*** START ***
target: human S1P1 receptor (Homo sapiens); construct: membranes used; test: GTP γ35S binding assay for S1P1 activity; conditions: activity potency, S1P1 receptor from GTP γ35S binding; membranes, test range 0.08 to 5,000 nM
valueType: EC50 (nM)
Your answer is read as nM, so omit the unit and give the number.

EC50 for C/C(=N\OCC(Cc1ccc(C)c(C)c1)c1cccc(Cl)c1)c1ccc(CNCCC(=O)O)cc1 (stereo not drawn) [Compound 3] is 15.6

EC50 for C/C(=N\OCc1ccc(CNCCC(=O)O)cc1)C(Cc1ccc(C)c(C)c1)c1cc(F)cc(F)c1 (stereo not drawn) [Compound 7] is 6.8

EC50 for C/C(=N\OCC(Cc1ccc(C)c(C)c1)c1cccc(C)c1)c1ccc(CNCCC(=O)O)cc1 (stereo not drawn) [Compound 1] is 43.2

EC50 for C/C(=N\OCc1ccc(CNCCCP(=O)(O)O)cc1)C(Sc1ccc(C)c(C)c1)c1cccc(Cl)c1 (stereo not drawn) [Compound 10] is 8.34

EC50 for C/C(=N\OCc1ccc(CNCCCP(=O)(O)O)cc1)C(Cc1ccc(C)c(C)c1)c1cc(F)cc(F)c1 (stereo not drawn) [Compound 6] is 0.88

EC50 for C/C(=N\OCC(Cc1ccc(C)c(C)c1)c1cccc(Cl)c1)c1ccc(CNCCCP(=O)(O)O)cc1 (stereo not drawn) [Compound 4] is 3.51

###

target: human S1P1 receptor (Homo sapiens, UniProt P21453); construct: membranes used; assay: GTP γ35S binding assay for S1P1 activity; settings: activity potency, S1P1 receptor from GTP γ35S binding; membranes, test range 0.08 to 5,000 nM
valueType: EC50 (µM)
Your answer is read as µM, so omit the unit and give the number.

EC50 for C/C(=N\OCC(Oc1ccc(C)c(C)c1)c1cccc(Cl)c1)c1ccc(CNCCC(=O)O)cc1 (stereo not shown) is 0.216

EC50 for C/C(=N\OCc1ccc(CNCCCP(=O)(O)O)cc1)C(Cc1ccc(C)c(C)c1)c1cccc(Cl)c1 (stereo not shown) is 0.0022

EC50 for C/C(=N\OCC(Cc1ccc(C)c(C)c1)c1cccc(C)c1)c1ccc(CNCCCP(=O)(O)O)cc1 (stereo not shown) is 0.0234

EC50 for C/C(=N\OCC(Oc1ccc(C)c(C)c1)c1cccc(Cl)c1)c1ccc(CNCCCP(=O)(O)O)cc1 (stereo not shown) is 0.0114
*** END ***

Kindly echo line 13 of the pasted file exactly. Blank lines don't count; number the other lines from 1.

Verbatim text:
Your answer is read as µM, so omit the unit and give the number.